- Through Noble Republic : From Feudal Monarchy to Despotic Monarchy to Noble republic at Gov tech 10. Noble republic gives a +1 tolerance towards heretics and heathens. This is exceptionally useful for coming trough the reformation (because as a trader you really don't want to be Catholic) While the cycle of a Noble Republic is 8 years instead of 4, it does still have the option of a Royal Marriage, so inheriting countries is still an option. This is the only viable strategy for Denmark, if you wish to maintain the Personal Union with Sweden and Norway while switching Government types. From there, you can go to Administrative and Constitutional Republic
- Through Administrative Monarchy : The most advantageous path for Feudal Monarchy. Wait until you have reached Government tech 19 before changing governments. Then change to Administrative Monarchy, available at government tech 18, and from there to Administrative Republic, available at government 19. This will only cost 5 stability (-1 from despotic monarchy to Administrative Monarchy, -4 from Administrative Monarchy to Administrative Republic), which is, granted, still a lot. However, unlike the route above, you can take this one in steps. Administrative Monarchy is better than Despotic Monarchy, and has no policy sliders limitations. So change to that when you get the chance, and then take your time getting to Administrative Republic.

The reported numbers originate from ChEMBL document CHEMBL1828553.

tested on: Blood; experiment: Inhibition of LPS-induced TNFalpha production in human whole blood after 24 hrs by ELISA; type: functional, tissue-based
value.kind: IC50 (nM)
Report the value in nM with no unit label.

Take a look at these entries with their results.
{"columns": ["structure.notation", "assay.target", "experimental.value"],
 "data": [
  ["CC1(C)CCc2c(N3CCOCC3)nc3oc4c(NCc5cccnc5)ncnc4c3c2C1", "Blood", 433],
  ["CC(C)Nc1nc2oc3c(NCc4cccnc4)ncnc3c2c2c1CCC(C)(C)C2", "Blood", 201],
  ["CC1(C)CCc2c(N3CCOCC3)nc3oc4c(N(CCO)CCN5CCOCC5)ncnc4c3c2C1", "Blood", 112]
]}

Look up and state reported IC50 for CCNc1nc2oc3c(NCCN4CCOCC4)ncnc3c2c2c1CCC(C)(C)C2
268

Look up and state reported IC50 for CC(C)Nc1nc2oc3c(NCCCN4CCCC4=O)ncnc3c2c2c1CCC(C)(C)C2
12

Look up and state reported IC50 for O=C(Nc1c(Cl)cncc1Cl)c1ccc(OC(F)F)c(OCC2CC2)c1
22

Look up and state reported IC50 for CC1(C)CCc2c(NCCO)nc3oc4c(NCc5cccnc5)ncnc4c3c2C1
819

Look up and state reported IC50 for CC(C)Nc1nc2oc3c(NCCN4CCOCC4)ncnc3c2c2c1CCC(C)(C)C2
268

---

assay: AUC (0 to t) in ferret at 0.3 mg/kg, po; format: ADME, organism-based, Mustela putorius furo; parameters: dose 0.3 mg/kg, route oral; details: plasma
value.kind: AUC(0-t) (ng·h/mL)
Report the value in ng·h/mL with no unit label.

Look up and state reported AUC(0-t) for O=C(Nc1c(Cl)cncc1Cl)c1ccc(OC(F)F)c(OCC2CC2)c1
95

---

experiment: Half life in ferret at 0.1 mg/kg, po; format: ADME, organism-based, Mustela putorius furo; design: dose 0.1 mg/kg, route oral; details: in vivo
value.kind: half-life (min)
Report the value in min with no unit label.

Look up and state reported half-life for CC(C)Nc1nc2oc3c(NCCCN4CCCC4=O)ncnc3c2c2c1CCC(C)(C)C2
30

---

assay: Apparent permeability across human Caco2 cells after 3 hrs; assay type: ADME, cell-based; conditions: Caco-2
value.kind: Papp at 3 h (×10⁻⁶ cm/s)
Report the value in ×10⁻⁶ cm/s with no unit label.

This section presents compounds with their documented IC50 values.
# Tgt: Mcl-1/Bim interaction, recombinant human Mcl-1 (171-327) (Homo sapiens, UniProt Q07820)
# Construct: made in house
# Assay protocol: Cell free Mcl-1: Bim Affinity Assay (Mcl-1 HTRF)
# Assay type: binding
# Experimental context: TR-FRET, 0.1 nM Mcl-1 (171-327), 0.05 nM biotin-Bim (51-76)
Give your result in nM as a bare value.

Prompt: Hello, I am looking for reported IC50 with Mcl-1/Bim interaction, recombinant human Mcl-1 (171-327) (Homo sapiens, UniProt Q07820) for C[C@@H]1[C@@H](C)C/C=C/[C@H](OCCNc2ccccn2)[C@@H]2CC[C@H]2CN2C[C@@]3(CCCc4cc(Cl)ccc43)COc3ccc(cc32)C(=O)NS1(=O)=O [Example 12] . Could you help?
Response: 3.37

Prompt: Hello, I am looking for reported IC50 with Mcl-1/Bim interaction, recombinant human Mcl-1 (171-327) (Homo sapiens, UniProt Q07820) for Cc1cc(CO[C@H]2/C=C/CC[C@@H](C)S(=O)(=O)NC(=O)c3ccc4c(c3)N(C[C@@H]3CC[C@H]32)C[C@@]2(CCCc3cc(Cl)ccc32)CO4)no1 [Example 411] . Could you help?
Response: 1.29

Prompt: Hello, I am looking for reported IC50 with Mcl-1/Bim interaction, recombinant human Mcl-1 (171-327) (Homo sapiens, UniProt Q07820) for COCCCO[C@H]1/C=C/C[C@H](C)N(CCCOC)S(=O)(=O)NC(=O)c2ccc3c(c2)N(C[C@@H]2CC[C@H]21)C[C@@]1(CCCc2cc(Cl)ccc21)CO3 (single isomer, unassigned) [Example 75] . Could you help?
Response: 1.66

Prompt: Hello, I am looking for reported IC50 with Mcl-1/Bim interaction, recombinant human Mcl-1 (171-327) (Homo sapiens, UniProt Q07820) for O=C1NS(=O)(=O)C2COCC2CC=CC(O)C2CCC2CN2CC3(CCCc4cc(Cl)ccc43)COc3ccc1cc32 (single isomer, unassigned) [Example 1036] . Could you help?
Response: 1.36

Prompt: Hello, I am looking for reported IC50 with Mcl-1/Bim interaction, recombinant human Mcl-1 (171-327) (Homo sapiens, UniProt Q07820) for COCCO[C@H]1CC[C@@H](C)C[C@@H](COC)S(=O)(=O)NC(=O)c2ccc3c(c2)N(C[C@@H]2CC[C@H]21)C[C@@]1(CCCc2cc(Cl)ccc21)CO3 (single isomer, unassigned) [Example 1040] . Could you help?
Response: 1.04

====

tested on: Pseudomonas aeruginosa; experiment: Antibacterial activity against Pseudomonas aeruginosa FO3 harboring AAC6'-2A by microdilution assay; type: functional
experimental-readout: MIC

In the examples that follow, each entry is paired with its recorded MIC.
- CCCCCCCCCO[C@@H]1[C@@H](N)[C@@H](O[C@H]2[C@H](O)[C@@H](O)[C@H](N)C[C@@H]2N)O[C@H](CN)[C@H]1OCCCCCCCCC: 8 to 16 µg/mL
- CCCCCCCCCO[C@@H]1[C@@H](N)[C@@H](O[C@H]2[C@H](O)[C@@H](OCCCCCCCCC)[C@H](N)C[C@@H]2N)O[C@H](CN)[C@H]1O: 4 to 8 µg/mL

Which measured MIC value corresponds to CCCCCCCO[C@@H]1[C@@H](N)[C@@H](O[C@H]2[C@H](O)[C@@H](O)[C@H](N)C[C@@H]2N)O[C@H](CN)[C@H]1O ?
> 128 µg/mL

- Merchant Republic: Becoming and staying a Merchant Republic is more interesting than before, and is not a first step to other republics any more. To do so, however, is much, much more complicated. First, you need to become either a Noble or Administrative Republic or a Republican Dictatorship, which is difficult in its own right. Then, you need to have 25 placed merchants and a CoT in your capital (which might require you to shift it). Most of the time, it won't be worth it, and the most reasonable way to play a Merchant Republic is to choose one of the starting ones: Novgorod, Genoa, Hansa and Venice.